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Thread: Fly Types.

  1. Default Fly Types.

    Hey Guys(Gals)
    I have been fly fishing for a little over a month now. I absolutely love it and love this forum. I have gotten much useful information. I have a question. I have used dry flies (limited), woolybuggers, and clauser minnows. I have yet to try a Nymph. What is the application for fishing a nymph? Lake/River? Bass/Trout/Panfish? How do you fish them? Upstream retreive/downstream float?
    I hear them mentioned, but no details as to their application. If someone can give me a short narrative on the use of a nymph, I'd greatly appreciate it.

  2. #2
    Join Date
    Feb 2005
    South Texas

    Default Re: Fly Types.

    Nymphs are like the caterpillar version of aquatic insects: its the crawling version that later will be a much more elegant flying creature. The difference is that nymphs spend all their time crawling around on the bottom underwater.

    That doesn't mean you have to be scraping the bottom to catch fish on a nymph. Nymphs get dislodged from the bottom by current in moving water, and those in still-waters roam around a bit.

    However, they can't swim very well in either situation, so you'll need to make the fly move either very slowly, or not at all relative to the current. They're most commonly fished with some weight (MUCH smaller shot than you'd use with a spinning rig) to get it to the bottom, and an indicator so you can see a strike.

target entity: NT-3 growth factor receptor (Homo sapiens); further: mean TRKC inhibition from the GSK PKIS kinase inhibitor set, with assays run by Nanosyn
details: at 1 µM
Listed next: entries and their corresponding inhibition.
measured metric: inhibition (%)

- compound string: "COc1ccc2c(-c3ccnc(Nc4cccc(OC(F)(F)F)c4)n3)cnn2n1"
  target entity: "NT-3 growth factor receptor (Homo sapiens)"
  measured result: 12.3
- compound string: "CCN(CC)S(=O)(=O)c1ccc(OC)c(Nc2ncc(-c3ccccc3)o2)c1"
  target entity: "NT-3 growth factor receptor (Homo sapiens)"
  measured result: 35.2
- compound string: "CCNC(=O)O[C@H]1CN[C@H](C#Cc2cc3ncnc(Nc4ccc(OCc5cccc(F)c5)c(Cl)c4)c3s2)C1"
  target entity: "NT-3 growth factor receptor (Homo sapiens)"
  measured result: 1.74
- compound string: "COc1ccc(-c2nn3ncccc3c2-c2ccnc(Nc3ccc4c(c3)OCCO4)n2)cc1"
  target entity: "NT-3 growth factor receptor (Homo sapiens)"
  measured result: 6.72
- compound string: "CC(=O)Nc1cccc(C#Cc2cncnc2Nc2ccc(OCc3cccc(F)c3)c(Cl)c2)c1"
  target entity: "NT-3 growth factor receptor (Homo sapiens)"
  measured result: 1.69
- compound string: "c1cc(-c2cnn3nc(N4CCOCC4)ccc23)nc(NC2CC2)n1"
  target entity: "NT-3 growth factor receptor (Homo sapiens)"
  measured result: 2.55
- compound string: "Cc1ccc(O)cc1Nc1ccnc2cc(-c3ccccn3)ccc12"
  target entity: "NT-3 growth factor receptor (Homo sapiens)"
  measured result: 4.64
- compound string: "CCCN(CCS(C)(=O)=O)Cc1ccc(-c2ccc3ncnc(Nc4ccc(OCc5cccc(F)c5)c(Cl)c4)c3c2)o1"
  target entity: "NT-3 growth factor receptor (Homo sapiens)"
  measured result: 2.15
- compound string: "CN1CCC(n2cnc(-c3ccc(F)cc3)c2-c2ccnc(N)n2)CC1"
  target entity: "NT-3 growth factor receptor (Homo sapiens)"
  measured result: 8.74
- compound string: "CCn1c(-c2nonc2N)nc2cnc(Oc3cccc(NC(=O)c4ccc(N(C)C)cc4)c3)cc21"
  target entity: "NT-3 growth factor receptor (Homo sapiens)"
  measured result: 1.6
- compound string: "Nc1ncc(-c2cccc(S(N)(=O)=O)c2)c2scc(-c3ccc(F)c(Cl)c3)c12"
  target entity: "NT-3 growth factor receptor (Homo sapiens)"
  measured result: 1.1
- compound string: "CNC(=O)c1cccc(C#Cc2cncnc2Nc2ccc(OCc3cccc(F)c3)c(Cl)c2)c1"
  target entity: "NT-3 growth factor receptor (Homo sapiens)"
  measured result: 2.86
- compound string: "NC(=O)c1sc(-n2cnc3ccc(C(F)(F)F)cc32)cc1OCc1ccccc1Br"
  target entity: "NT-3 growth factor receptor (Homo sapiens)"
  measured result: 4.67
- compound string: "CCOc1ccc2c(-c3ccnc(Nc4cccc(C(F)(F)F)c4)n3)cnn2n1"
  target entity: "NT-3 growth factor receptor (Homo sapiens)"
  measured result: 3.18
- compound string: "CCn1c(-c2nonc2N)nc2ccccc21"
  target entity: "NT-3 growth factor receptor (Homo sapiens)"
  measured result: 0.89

Ideally, you'll position the indicator at a spot 1.5 times the water's depth away from the fly on your leader, and add enough weight so that the fly tics the bottom every five feet or so. If it looks more like a "take" than a "tic", set the hook. At first you'll feel silly for setting the hook at least ten times before catching a fish, but this is just how nymphing goes.

    I'd rather hunt fish than bait deer any day.

  3. Default Re: Fly Types.

    Boy that sounds tricky. I love the woolybuggers and clauser minnows because you can feel the strike and there's no mistaking it. It's obvious when a dry fly gets taken, but the nymph method seems like its a real challenge.

  4. #4
    Join Date
    Feb 2005
    South Texas

    Default Re: Fly Types.

    It is a good bit tougher to learn, but trout get like 90% of their food in the form of nymphs. So once you've got the hang of it, you're opening up lots of possibilities of catching fish that used to be unavailable to you.

    I'd rather hunt fish than bait deer any day.

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